Irish politicians are routinely criticised for focusing on parish pump issues and ignoring the big national and international questions of the day, but the treatment meted out those who challenge conventional wisdom hardly encourages serious debate.
The latest example is the flood of criticism, some of it downright nasty, directed at former taoiseach John Bruton for daring publicly to question how the violent legacy of 1916 is remembered and for raising doubts about the long-term sustainability of welfare systems that are taken for granted in the developed world.
Bruton has never made any secret of his admiration for the Irish Parliamentary Party leader John Redmond, who managed through unremitting political activity and shrewd parliamentary tactics to get the Home Rule Bill on to the statute book 100 years ago. Redmond’s achievement paved the way for Irish independence, even if that came about in a different way than he envisaged, when the first World War and then the 1916 Rising changed the context utterly.
Bruton’s thesis is that full independence could have been achieved without the resort to violence and all the death and destruction that followed from the Rising right down to the present day. It is an arguable point. We will never know.
The fact is that the 1916 Rising did take place and, for better or worse, it jolted the national movement on to a more violent and faster track to independence.
However, Bruton has raised a point worth serious consideration. That is whether the use of violence actually helped to resolve the problems of a divided society or made them worse.
He questioned whether Ulster unionists were right to threaten violence to resist home rule and whether the men and women of 1916 were right to use violence to try and achieve their goal .
In the event, the resort to violence did not get either side what it wanted and Ireland was partitioned amid bitterness and recrimination that have poisoned the island’s politics down to the present day.
Bruton’s core point is that if commemorations are about drawing relevant lessons from the work of past generations, then the remarkable exercise of parliamentary leverage that achieved home rule may have greater relevance to today’s generation of democrats than does the blood sacrifice of Pearse and Connolly.
That is certainly a point worth considering, particularly as dissident republicans plot violence and mayhem in the name of the 32-county republic envisaged by the 1916 leaders, despite the overwhelming endorsement of the Belfast Agreement and its core principle of consent by the majority of people on this island. The rest of Europe learned a much harsher lesson on the futility of violence through two world wars. The EU emerged as a result of the widespread desire to ensure leaders of the great powers would never again plunge their countries into total war.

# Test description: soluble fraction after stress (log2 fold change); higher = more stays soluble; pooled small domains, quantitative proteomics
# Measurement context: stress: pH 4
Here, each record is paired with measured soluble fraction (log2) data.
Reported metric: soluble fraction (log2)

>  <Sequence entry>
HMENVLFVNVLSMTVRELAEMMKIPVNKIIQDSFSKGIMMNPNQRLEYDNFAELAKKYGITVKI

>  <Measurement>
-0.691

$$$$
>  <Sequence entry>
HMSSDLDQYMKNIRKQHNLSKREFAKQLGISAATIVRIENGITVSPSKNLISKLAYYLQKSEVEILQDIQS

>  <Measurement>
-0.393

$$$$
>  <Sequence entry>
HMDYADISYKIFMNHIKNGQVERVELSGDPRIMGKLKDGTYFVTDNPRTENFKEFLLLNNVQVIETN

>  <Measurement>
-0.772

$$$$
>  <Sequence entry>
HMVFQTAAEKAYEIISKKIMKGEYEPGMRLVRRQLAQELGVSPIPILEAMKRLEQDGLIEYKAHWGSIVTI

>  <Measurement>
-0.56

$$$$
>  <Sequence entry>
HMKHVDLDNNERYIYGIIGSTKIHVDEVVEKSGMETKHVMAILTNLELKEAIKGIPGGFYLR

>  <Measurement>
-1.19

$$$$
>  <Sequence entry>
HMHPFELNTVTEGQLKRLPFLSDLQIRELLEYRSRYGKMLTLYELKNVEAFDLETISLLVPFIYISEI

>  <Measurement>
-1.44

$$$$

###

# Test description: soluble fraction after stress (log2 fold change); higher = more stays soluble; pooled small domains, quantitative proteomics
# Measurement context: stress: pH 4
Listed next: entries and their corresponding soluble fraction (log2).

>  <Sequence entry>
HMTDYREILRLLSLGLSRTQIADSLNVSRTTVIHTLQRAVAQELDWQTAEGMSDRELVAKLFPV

The commemorations across the continent marking the beginning of the first World War have prompted much reflection about the futility of a conflict that cost so many millions of lives. So why is it that Bruton’s attempt to prompt a debate about the impact of violence on the people of this island over the past century has provoked such personalised hostility?
His critics got more ammunition to attack the former taoiseach with the release of a tape recording contain comments he made at a social function in New York last year. In the course of a discussion he raised the issue of how the European social model, its welfare entitlements and pensions were going to be funded into the future as the continent tried to compete with the rising power of China and other developing countries.
There was certainly something off-putting about a group of very wealthy business people being told the governments of the developed world would ultimately have to default on their commitments to their citizens. That, however, does not invalidate the nub of the argument.
Surely the lesson of our own economic collapse is that failure to face up to cold financial reality can lead to mass delusion and ultimately to economic catastrophe. Asking questions about the ability of the developed world to fund its spending commitments over the coming decades is surely relevant and necessary to prod the political system into long-term planning.
Bruton’s critics have not come up with a coherent response to his basic question and instead highlighted that he is currently very well paid as chairman of the International Financial Services Centre in Dublin and draws a handsome pension as a former taoiseach. That is all true, but has nothing to do with the case he is making.
When he was in the taoiseach’s office Bruton performed very well. His government ran a prudent economic policy that provided the basis for sustainable prosperity. To its great credit the Rainbow coalition didn’t engage in vote-buying in the run-up to the 1997 general election and as a result narrowly lost power.
Both in office and out of it, Bruton has made a habit of speaking his mind. The latest bout of venom directed at him shows why so many Irish politicians often keep their true opinions to themselves. Playing the “cute hoor” is still the safest option in Irish public life.